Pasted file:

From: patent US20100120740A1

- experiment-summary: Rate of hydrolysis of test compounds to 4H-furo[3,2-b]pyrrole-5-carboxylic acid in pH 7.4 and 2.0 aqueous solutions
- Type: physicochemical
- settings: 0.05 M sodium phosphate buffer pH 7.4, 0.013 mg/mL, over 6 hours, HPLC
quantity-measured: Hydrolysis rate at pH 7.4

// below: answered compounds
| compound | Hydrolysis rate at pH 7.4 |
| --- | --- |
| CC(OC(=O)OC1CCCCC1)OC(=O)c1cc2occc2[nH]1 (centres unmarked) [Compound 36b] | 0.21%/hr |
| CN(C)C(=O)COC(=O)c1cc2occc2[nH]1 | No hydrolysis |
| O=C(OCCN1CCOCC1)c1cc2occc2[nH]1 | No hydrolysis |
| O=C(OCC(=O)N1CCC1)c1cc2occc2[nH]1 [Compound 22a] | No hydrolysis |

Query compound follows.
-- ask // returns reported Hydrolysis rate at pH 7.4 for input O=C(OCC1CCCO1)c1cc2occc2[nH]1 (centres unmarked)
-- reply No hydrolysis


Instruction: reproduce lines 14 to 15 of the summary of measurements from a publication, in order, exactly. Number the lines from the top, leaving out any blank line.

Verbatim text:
-- ask // returns reported Hydrolysis rate at pH 7.4 for input O=C(OCC1CCCO1)c1cc2occc2[nH]1 (centres unmarked)
-- reply No hydrolysis